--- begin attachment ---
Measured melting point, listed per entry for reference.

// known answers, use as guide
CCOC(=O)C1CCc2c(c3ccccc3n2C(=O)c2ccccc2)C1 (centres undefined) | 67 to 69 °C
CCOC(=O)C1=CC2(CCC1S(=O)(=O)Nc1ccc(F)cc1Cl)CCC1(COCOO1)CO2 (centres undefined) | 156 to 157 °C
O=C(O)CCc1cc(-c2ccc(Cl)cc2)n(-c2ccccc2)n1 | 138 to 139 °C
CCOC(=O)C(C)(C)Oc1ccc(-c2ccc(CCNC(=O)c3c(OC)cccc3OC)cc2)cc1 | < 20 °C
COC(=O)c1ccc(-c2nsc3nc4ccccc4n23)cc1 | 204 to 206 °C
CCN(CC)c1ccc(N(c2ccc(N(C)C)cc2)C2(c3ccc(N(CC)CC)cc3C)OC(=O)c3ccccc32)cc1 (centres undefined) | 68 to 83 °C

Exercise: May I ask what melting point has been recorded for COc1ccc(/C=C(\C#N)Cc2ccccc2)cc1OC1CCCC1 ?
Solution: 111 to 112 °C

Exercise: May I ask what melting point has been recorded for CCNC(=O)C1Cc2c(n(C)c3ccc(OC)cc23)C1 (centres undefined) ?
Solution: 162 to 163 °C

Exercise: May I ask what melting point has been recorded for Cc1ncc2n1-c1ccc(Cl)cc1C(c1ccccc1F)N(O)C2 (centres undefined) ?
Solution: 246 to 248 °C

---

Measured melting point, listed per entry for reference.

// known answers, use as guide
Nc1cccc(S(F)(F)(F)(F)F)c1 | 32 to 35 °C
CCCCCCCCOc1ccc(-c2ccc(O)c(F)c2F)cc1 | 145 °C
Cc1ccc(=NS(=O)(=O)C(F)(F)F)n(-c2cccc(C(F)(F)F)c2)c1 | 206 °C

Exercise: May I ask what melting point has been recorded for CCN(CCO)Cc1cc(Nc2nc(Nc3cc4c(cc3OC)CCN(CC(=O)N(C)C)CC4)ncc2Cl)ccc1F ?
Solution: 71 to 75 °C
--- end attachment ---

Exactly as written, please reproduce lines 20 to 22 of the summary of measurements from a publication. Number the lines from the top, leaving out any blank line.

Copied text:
Cc1ccc(=NS(=O)(=O)C(F)(F)F)n(-c2cccc(C(F)(F)F)c2)c1 | 206 °C

Exercise: May I ask what melting point has been recorded for CCN(CCO)Cc1cc(Nc2nc(Nc3cc4c(cc3OC)CCN(CC(=O)N(C)C)CC4)ncc2Cl)ccc1F ?
Solution: 71 to 75 °C